“Accept what is, let go of what was, and have faith in what will be.” ~Sonia Ricotti
It’s that time of year again. The fresh scent of an evergreen fills the house. Strains of “Silent Night” and “Jingle Bells” permeate the airwaves. Once again, I unpack the fragile, ceramic Santa that I made as a gift for my mom when I was five. Suddenly, I’m transported back in time—for better or for worse.
The holidays should be joyous times filled with family and friends, but sometimes the very traditions that give meaning to this season also trigger old fears, hurts, and anxieties. (And if you’re prone to Season Affective Disorder (SAD), the lack of warmth and sunshine can zap your goodwill toward men, and women, too.)
Then last year—after lots of recovery and mindfulness practice—I determined to navigate the holidays in a healthier manner. I decided to accept the reality of my Christmas crazies and choose to respond differently when things (inevitably) became stressful.
Since I was so good at making lists of gifts to buy others and errands to run and obligations to fulfill, why not make a list of ways to manage my emotional well-being? If you’re like me and tend to succumb to the holiday crazies, these strategies may help maintain your sanity, too.
1. Stock up on sanity savers.
When I went through my divorce, my therapist had me make a list of things—such as taking a hot bubble bath or calling a good friend—to do when I became anxious. Even when I’m not in all-out crisis mode, this form of self-care helps me maintain a more peaceful perspective. By thinking of these soothing activities ahead of time, I know exactly what to do when stressful situations appear.
2. Reel in expectations.
Repeat after me: “There is no such thing as a perfect holiday.” Something will go wrong. My brother-in-law will say something inappropriate at the family dinner. Gifts will get lost in the mail. The turkey will be raw in the middle. The ornaments will not all be evenly spaced on the tree—and it will be okay.
3. Keep a meltdown journal.
When something or someone inevitably pushes my buttons, I make note of it in my “meltdown” journal. I include details about what occurred before my meltdown and record if I was hungry, tired, lonely, or hormonal. Writing it all down helps me recognize patterns and also serves as a safe way to vent my frustrations.
4. Check motives at the door.
Do not, I repeat, do not give anything to anyone if you expect so much as a “thank you” in return. Seriously. One of the worst holiday meltdowns I’ve had in recent years was when a friend didn’t express (what I felt was) the proper amount of gratitude for my gift. This year, my presents may be decorated with ribbons, but they will not come with strings attached.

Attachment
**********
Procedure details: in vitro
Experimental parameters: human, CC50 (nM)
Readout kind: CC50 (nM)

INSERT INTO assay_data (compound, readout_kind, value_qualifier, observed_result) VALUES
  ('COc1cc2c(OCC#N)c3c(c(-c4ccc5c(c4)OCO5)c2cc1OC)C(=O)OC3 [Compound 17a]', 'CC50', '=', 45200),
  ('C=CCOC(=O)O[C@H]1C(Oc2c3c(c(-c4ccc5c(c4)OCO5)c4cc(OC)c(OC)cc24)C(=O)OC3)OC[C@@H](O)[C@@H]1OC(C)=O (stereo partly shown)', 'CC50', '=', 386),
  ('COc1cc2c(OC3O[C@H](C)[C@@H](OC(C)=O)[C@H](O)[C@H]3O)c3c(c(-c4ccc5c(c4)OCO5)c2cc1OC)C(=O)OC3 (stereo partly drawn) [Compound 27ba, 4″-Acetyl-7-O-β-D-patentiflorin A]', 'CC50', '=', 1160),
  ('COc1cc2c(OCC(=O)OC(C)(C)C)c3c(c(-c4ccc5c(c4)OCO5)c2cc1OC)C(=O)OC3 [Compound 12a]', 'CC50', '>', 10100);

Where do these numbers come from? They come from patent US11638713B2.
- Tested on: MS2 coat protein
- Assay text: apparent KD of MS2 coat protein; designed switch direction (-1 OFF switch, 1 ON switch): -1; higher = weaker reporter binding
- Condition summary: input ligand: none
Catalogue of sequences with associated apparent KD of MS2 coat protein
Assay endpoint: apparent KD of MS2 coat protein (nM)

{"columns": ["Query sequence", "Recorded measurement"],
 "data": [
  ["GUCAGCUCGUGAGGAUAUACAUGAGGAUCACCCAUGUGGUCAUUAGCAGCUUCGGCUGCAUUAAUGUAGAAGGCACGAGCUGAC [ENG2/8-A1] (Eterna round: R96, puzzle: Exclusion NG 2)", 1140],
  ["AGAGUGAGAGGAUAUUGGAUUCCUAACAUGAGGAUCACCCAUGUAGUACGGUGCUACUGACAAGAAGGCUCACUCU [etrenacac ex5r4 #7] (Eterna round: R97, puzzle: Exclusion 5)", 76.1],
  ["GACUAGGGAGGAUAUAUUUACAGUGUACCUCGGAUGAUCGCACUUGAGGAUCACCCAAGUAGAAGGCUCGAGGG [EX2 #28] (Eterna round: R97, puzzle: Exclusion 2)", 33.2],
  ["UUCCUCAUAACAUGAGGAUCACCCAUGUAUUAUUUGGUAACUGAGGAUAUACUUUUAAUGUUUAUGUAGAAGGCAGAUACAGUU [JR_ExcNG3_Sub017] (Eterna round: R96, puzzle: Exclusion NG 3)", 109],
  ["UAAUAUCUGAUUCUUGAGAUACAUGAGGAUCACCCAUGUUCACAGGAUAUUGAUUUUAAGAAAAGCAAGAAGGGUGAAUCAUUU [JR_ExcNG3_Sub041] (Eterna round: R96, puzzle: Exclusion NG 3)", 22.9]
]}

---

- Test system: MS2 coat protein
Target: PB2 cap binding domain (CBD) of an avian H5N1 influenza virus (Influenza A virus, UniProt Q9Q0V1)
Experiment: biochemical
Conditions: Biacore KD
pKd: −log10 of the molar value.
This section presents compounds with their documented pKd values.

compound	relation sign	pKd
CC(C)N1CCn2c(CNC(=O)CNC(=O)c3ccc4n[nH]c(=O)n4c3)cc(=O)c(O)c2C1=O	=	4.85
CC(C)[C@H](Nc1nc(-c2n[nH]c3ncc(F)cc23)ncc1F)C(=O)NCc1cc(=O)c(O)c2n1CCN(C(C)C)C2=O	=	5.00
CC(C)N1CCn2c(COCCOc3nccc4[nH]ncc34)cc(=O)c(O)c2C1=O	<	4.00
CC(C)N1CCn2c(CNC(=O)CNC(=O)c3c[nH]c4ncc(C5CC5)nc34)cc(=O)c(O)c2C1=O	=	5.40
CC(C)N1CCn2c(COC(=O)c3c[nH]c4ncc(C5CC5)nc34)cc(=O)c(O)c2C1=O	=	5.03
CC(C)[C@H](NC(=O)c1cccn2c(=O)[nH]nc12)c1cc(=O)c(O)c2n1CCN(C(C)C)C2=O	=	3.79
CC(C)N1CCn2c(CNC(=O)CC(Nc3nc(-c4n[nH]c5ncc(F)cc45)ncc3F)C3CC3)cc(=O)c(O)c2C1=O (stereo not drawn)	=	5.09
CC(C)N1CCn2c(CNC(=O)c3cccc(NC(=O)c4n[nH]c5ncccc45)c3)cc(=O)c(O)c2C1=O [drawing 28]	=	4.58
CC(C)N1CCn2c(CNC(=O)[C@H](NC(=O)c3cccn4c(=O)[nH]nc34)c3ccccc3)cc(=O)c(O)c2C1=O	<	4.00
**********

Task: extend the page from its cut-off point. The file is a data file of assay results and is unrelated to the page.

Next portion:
5. Own your inner Grinch.
If you’re feeling cranky because it seems like you always give more than you receive, or visa versa, set a limit for spending or call a truce on personal gift-giving. My very generous friends and I did this years ago, and it immediately improved my holiday spirit because I didn’t have to fret that my Christmas gifts were “good” enough.
6. Break up with tradition.
If you’re doing the same thing over and over again and expecting a different outcome, you’re going to become nuttier than a fruitcake. (Albert Einstein wasn’t necessarily talking about the holidays when he coined the definition of insanity, but it applies.)
Hearing “Jingle Bells,” the smell of gingerbread, or seeing your friends’ cheesy family photo holiday cards may inspire warm feels, or be cruel reminders of stressful, lonely times.
For example, when I was single, it was hard being the third-wheel at New Year’s Eve dinner parties, so rather than accept invitations that made me uncomfortable, I established a new tradition. New Year’s Eve became a time for quiet contemplation. (And now share that tradition with my honey.)
7. Be mindful for goodness sakes.
When anxiety strikes, it’s easy to stuff feelings, along with a mountain of sugar cookies. Over the holidays I double my effort to stock up on healthy snacks and non-alcoholic beverages. Then I post the question “Why?” on the fridge to help remind me of my motivations before I indulge. If I really want that treat, then I proceed; but if I’m eating because I’m anxious, I try to sooth myself with a more healthy activity. (See Tip 1.)
Simply reflecting on this list, makes me aware of how the holidays can affect my mood, and helps me reclaim the festive season. Now I can revision the season as a time to be grateful for all the positive aspects of my life, and the progress I’ve made since I made the decision to release the ghosts of Christmas’ past.